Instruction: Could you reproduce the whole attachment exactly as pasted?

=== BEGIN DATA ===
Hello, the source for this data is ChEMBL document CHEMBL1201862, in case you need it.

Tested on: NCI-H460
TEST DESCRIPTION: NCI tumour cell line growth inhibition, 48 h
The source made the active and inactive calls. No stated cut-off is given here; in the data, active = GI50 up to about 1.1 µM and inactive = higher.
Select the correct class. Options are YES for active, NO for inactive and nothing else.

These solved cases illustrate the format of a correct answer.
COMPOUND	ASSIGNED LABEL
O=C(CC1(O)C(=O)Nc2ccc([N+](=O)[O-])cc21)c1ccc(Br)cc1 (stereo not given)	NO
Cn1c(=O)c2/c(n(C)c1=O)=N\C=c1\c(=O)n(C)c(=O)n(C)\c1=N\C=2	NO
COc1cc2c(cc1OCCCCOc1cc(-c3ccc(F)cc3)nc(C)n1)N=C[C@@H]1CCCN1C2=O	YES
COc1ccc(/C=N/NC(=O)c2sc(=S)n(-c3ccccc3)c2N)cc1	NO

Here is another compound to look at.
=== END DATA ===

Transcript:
Hello, the source for this data is ChEMBL document CHEMBL1201862, in case you need it.

Tested on: NCI-H460
TEST DESCRIPTION: NCI tumour cell line growth inhibition, 48 h
The source made the active and inactive calls. No stated cut-off is given here; in the data, active = GI50 up to about 1.1 µM and inactive = higher.
Select the correct class. Options are YES for active, NO for inactive and nothing else.

These solved cases illustrate the format of a correct answer.
COMPOUND	ASSIGNED LABEL
O=C(CC1(O)C(=O)Nc2ccc([N+](=O)[O-])cc21)c1ccc(Br)cc1 (stereo not given)	NO
Cn1c(=O)c2/c(n(C)c1=O)=N\C=c1\c(=O)n(C)c(=O)n(C)\c1=N\C=2	NO
COc1cc2c(cc1OCCCCOc1cc(-c3ccc(F)cc3)nc(C)n1)N=C[C@@H]1CCCN1C2=O	YES
COc1ccc(/C=N/NC(=O)c2sc(=S)n(-c3ccccc3)c2N)cc1	NO

Here is another compound to look at.